The Nuclear Regulatory Commission said safety was not compromised at the Davis-Besse nuclear power plant along Lake Erie in Ohio, partly because the plant was shut down in February 2002 after workers found a hole in the 6-inch-thick steel cap covering the plant's reactor vessel.
The two computer systems affected by the widespread "Slammer" Internet disruption in January are regularly used by plant operators for monitoring pressure and temperature during accidents, but they are not formally considered safety equipment, NRC spokesman Matthew Chiramal said.
In an information notice disclosed Tuesday, the commission urged operators of the nation's 103 nuclear plants to take steps to prevent similar problems. The government did not make these steps mandatory although outside computer experts said the recommendations were common sense.
"They're supposed to take something like this pretty seriously," Chiramal said. "If they have something like this, they should go ahead and fix it."
The NRC also said it published its recommendations nearly nine months after the incident because the plant's operator, FirstEnergy Nuclear, only recently acknowledged the disruptive effects of the Slammer infection on its systems. A plant spokesman publicly confirmed the infection Aug. 20.
"We heard about it through the grapevine," Chiramal said.
The government said FirstEnergy Nuclear determined that a contractor had established an unprotected high-speed computer connection to its corporate network that allowed the "Slammer" infection to spread internally. The utility also had failed to install a corrective software patch from Microsoft Corp. that had been available since July 2002.
"Even with these failures the plant wasn't in violation of cybersecurity guidelines the NRC has in place. Those guidelines must be totally wrong," said Chris Wysopal of AtStake Inc., who will testify next week at a congressional hearing on defending computers against worms and viruses. "This just showed a lack of best practices."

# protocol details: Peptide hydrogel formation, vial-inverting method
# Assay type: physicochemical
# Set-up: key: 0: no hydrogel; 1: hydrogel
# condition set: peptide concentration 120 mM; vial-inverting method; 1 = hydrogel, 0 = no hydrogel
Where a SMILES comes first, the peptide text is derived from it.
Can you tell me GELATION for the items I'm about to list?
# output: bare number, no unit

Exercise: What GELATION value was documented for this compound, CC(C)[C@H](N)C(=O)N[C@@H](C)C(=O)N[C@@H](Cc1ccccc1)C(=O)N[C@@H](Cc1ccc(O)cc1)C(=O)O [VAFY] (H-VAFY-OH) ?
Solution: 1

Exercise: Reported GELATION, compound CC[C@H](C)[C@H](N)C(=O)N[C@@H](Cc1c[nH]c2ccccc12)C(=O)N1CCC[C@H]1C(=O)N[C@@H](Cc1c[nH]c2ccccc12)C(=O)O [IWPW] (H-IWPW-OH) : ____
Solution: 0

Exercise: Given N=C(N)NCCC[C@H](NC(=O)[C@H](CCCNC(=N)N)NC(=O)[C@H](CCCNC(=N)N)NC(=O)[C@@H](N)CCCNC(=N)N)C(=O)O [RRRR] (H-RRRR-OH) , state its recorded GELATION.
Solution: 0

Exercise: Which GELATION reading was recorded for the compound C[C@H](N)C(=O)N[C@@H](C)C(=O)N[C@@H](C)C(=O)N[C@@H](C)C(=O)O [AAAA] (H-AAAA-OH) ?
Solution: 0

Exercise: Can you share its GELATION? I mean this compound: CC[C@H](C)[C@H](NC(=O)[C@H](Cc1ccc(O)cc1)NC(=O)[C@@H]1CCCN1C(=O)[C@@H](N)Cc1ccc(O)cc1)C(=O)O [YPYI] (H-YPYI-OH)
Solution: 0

The government last year ordered plant operators to monitor computer connections that bypass protective technology, such as firewalls. FirstEnergy told regulators that, although the order was sent to technology employees it was never forwarded to the plant's computer engineers.
FirstEnergy said last month it planned to significantly reduce its technology department, laying off 185 to 230 of its 1,000 technology workers. It said those employees were no longer needed because of new technology that made it more efficient and because of its $4.5 billion merger in 2001 with GPU Inc.
FirstEnergy Nuclear said that, in response to the infection, it was documenting all external connections to its computer network, installing additional protective software and instructing employees to be more diligent about patches.
The NRC said it requires all plant safety systems to be isolated from other parts of a company's computer network or be connected in limited ways that prevent disruptions from affecting them.
The attacking infection, alternately called "Slammer" or "Sapphire," never was traced. It scanned for victim computers so randomly and aggressively that it saturated many of the Internet largest data pipelines, slowing e-mail and Web surfing globally.
Disruptions shook popular perceptions that vital national services, including banking operations and 911 centers, were largely immune to such attacks. It interfered with computers at the nation's largest residential mortgage firm and briefly prevented many customers of Bank of America Corp., one of the largest U.S. banks, and some large Canadian banks from withdrawing money from automatic teller machines.
A report this summer by the North American Electric Reliability Council also described the Slammer infection blocking commands that operated some power utilities, although it caused no outages.